Through its In-House Stabilization Program, Sacred Heart House of Denver provides temporary emergency housing, food, clothing and transportation to meet residents’ immediate physical needs. With case management, they are provided with the housing, education/job training/placement, health care, counseling and childcare referrals to effect both short-term and long-term solutions to the problems that led to their homelessness. Weekly living skills classes teach the six mothers with children and three single women residing at Sacred Heart House at any given time, problem-solving skills and familiarize them with community resources. During our 2010/2011 Fiscal Year, 204 homeless individuals, 58 mothers with 101 children and 45 single women, had the opportunity to rebuild their lives with the support of the In-House Stabilization Program.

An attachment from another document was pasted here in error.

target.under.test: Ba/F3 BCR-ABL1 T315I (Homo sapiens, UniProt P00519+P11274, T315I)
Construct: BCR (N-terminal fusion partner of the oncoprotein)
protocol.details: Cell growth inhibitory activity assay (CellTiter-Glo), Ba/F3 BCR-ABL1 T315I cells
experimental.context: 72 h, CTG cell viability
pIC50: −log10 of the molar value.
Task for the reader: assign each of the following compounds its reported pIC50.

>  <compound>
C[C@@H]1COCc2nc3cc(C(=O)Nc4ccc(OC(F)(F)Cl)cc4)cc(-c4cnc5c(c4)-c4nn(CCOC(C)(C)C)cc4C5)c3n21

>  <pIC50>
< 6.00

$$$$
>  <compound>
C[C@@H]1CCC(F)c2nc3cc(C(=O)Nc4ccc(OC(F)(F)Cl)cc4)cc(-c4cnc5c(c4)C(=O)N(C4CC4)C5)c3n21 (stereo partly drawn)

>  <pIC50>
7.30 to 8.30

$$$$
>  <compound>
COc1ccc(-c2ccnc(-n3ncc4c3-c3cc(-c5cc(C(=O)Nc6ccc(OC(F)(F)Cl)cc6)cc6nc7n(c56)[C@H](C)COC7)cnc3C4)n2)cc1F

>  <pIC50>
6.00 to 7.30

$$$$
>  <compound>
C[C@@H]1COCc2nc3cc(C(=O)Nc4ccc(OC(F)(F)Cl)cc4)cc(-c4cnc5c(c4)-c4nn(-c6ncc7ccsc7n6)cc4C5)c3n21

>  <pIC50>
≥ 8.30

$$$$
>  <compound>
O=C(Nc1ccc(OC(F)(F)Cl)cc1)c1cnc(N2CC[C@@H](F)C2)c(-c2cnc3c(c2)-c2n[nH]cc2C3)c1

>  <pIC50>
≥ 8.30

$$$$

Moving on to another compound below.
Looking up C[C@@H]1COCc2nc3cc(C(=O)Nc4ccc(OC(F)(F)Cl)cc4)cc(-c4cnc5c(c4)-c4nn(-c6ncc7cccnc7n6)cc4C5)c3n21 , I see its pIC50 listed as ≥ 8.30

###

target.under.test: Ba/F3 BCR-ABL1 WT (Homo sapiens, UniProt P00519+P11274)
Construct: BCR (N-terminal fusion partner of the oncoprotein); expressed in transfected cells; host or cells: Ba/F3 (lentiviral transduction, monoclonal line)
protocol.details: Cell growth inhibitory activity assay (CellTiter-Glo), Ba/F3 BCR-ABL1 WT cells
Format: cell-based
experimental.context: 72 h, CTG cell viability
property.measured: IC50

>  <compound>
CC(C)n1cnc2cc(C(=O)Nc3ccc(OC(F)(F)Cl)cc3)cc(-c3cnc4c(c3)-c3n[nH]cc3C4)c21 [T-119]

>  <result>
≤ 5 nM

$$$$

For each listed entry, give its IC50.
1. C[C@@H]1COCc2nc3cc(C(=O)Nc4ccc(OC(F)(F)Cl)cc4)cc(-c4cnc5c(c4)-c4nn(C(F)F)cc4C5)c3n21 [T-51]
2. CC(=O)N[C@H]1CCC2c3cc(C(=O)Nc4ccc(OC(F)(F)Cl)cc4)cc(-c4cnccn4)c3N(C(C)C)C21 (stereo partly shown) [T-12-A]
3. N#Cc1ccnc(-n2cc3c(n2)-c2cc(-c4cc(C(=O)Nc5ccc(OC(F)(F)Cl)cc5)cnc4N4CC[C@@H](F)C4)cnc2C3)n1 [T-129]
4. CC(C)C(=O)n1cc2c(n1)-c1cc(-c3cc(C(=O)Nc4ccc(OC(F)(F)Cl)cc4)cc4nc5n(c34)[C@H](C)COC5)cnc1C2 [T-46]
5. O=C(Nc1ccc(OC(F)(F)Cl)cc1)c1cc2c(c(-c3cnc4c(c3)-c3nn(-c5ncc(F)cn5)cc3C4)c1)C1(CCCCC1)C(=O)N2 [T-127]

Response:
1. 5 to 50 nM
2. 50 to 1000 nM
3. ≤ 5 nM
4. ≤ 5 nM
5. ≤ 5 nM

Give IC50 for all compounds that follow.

In 1987, in response to repeated requests for help to build on the stabilization reached during their stay at the shelter, Sacred Heart House of Denver responded to former residents’ needs by establishing a Follow-Up Program. It is this Program that makes the agency unique and sets it apart from other service providers: It is unrealistic to expect residents who have had the isolation of their homelessness diffused by a caring staff, to survive independently after a short stay in a shelter. The Follow-Up Program provides a venue for Sacred Heart House to help former residents find solutions to problems, minimize failures and celebrate successes (and provide a box of groceries when food runs low before payday!), while they increase their self-sufficiency.